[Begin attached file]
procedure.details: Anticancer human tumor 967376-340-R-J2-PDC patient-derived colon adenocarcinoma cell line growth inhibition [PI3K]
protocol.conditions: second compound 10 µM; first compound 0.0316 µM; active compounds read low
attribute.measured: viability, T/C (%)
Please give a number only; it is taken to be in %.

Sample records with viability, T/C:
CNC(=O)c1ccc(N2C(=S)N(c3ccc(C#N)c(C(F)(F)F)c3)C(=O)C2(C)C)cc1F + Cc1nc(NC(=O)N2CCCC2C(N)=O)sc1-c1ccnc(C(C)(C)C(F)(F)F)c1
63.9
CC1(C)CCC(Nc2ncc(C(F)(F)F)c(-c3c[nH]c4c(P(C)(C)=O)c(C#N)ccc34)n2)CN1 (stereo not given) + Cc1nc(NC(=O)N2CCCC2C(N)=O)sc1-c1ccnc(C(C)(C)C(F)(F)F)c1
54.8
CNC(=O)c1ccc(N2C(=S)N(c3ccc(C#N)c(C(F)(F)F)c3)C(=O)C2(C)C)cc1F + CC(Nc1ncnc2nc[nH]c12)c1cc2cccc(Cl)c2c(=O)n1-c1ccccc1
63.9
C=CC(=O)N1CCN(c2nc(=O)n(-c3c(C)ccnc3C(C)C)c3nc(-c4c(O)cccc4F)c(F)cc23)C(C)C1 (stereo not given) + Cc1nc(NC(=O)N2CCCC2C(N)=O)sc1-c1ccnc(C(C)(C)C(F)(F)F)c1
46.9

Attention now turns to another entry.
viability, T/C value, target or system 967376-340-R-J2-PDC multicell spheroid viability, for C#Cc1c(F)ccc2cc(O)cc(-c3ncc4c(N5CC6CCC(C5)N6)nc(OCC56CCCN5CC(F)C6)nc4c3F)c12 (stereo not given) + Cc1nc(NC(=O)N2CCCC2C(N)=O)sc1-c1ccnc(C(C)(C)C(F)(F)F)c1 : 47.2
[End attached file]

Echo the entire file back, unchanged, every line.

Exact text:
procedure.details: Anticancer human tumor 967376-340-R-J2-PDC patient-derived colon adenocarcinoma cell line growth inhibition [PI3K]
protocol.conditions: second compound 10 µM; first compound 0.0316 µM; active compounds read low
attribute.measured: viability, T/C (%)
Please give a number only; it is taken to be in %.

Sample records with viability, T/C:
CNC(=O)c1ccc(N2C(=S)N(c3ccc(C#N)c(C(F)(F)F)c3)C(=O)C2(C)C)cc1F + Cc1nc(NC(=O)N2CCCC2C(N)=O)sc1-c1ccnc(C(C)(C)C(F)(F)F)c1
63.9
CC1(C)CCC(Nc2ncc(C(F)(F)F)c(-c3c[nH]c4c(P(C)(C)=O)c(C#N)ccc34)n2)CN1 (stereo not given) + Cc1nc(NC(=O)N2CCCC2C(N)=O)sc1-c1ccnc(C(C)(C)C(F)(F)F)c1
54.8
CNC(=O)c1ccc(N2C(=S)N(c3ccc(C#N)c(C(F)(F)F)c3)C(=O)C2(C)C)cc1F + CC(Nc1ncnc2nc[nH]c12)c1cc2cccc(Cl)c2c(=O)n1-c1ccccc1
63.9
C=CC(=O)N1CCN(c2nc(=O)n(-c3c(C)ccnc3C(C)C)c3nc(-c4c(O)cccc4F)c(F)cc23)C(C)C1 (stereo not given) + Cc1nc(NC(=O)N2CCCC2C(N)=O)sc1-c1ccnc(C(C)(C)C(F)(F)F)c1
46.9

Attention now turns to another entry.
viability, T/C value, target or system 967376-340-R-J2-PDC multicell spheroid viability, for C#Cc1c(F)ccc2cc(O)cc(-c3ncc4c(N5CC6CCC(C5)N6)nc(OCC56CCCN5CC(F)C6)nc4c3F)c12 (stereo not given) + Cc1nc(NC(=O)N2CCCC2C(N)=O)sc1-c1ccnc(C(C)(C)C(F)(F)F)c1 : 47.2